- Automatic oiling and wrap-around handle for a user-friendly experience all the way
- If you’re already invested into the Ryobi ecosystem, save money with this bare tool and share your battery between your tools
- Relatively lightweight at 11 pounds all-in so take care of all your pruning without getting tired
- 14-inch bar and chain delivers results in line with a gas-powered chainsaw
- Outstanding price/performance ratio
- A few reported issues with battery over time
OK, now we’ve finished up with our reviews, it’s time for the nitty-gritty. By the time we’re done today, you’ll know everything there is to know about buying a cordless chainsaw the easy way starting with the absolute basics…
What Is a Chainsaw?
If you’re looking to cut and prune tree branches, there’s no better solution than a chainsaw.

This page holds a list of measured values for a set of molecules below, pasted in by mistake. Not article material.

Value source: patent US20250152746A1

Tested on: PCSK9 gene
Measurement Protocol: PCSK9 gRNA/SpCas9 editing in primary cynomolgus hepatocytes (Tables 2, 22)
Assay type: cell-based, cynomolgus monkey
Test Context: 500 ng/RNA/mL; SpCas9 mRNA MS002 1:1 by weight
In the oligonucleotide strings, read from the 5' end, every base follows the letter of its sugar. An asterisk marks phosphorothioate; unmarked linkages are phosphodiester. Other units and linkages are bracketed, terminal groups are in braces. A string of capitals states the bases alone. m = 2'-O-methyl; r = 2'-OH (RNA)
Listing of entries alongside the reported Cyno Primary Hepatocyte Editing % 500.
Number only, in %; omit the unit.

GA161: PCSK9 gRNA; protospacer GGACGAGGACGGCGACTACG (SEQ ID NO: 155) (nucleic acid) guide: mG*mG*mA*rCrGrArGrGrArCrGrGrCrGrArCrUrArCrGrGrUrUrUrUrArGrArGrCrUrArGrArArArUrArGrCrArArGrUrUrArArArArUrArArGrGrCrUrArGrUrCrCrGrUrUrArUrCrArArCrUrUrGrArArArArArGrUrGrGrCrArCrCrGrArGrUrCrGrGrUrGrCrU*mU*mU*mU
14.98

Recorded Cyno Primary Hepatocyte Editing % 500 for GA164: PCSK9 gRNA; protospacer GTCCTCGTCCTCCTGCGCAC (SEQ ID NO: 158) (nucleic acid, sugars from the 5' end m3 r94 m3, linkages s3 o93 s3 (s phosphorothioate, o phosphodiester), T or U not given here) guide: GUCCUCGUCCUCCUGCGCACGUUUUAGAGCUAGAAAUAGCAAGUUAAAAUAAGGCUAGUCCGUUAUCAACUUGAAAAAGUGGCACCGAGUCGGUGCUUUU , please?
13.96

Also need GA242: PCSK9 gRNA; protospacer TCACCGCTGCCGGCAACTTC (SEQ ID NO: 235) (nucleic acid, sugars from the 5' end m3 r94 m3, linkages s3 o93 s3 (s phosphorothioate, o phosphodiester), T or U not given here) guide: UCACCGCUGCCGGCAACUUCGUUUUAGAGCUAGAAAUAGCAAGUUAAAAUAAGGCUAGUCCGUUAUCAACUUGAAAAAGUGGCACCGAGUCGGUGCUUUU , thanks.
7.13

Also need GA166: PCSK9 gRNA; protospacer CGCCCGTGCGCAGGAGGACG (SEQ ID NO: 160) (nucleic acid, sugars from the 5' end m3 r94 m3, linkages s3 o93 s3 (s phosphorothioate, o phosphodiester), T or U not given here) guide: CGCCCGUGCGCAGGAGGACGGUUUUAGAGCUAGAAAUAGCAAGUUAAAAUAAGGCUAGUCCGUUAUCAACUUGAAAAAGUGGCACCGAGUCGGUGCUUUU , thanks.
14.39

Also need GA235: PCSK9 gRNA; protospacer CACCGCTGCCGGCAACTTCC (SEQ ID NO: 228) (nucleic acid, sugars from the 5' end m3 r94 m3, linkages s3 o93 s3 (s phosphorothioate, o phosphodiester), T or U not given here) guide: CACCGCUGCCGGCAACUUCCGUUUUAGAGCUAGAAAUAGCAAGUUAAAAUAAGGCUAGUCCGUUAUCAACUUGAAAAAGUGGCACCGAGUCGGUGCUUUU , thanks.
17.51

The engine in a chainsaw is often referred to as its power head. This drives a metal chain and is powered by a highly efficient centrifugal clutch. The chain moves around a groove found in the guide bar and runs at high speed.
As the above takes place, the razor sharp teeth are dragged right across the material.
Note: As the chain cannot be guarded, a chainsaw is arguably the most dangerous hand-held power tool to use. Follow all sensible safety precautions and operate with extreme care.
Who Needs a Chainsaw?
From landscapers and loggers to firefighters and carpenters, chainsaws have many commercial applications.
It’s also useful to have a chainsaw on hand at home if you have a yard with shrubs and trees in need of regular pruning and cutting.
What To Consider When Buying a Cordless Chainsaw
While a chainsaw might seem like quite a simple piece of kit, you should focus on the following core areas to get the most suitable tool for the job:
- Bar Length
- Type of Handle
Chainsaw come in 3 main variants:
- Battery-Powered Cordless
You’ll find the size of gas-powered engines quoted in cc (cubic centimeters) or, less commonly, cu.in (cubic inches).
As you’d expect, the more power you get, the heavier the chainsaw will be.